Three Ways To Curb Your Overspending Habit

Posted on: 4 April 2016

Do you often find that you spend more money than you should? Maybe you know you have bills to pay, but you blow your paycheck on new clothes or expensive meals instead. Or perhaps you've run up mountains of credit card debt buying wanted items, rather than needed ones. The longer you keep overspending, the bigger the hole you'll dig yourself into. It's essential to break this habit as soon as you recognize it. Here are three tips to help you do just that.

See a counselor.

Most people who overspend do so for a reason. They don't just want that special purse or crave the expensive steak. The items fill some hole in their lives or calm some negative emotions they're dealing with. For some people, overspending develops into a full-blown shopping addiction in which the buyer has little to no control over their behavior.

Whether you feel you have a full-blown shopping addiction or suspect that you just buy things to make bad days better, it's useful to see a counselor about your overspending. A counselor at a clinic like Comprehensive Behavioral Health Associates Inc can help you better understand why you overspend -- and once you understand why you do so, you'll have better control over the behavior. Your counselor can also help you identify situations that trigger your shopping habits. These might be things like having an argument with your spouse or having a bad day at work. Your counselor can equip you with healthier ways to deal with these stresses so you're not as tempted to shop.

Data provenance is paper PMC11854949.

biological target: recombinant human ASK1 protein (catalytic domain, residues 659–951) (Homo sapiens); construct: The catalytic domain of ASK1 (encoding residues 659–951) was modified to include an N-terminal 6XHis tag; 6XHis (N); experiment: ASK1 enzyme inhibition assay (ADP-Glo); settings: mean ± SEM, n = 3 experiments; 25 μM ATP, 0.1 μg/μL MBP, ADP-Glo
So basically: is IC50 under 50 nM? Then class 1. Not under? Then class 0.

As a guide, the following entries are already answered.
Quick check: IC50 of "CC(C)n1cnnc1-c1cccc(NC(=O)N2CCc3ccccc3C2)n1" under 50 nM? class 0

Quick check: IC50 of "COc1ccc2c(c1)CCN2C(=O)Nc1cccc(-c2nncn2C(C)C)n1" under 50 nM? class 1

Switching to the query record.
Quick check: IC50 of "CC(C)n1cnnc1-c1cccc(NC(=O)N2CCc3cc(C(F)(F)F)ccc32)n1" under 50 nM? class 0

Create a budget.

Make a plan for your money at the beginning of each month. That way, you know how much you have to spend on certain items and in certain categories. The temptation to buy items you don't need may be overshadowed by the desire to stick to your spending plan.

Setting up a budget is not as challenging as you might think. Make a spreadsheet (or write a list on paper) in which you first list all of your fixed expenses, such as rent, utility bills and loan payments. Then, list the categories in which your expenses may vary from month to month. This includes categories like entertainment, groceries, and clothing purchases. Write down how much you will spend in each category that month. Ensure the total of all of your categories adds up to equal your monthly income. Then, stick to your spending plan. Whenever you feel tempted to overspend, look back at your budget and remind yourself that you need to stick to it.

Make it harder to spend your money.

Most people who overspend do so on impulse. They see something they want, and they buy it minutes later. If you can make it so that it takes longer for you to actually make a purchase, you give yourself more time to re-think your spending decision and decide against buying the item. There are a few ways to make it harder or more time-consuming to spend.

  • When you head to a store, only bring enough money for the items you need. Don't bring your credit cards. This way, you cannot buy anything extra.
  • Put all of your extra money in an online savings account. It will take a few days to transfer it into your regular checking account to make a purchase, and by that time, you'll hopefully have decided against making that purchase.
  • Do not "save" your credit card information on any online shopping websites. By the time you go find your card and enter the information, you'll often have gained the willpower to say "no" to the item.

Overspending is a habit that will leave you broke and in debt. Follow the tips above, and break this habit before it starts wreaking serious havoc on your life.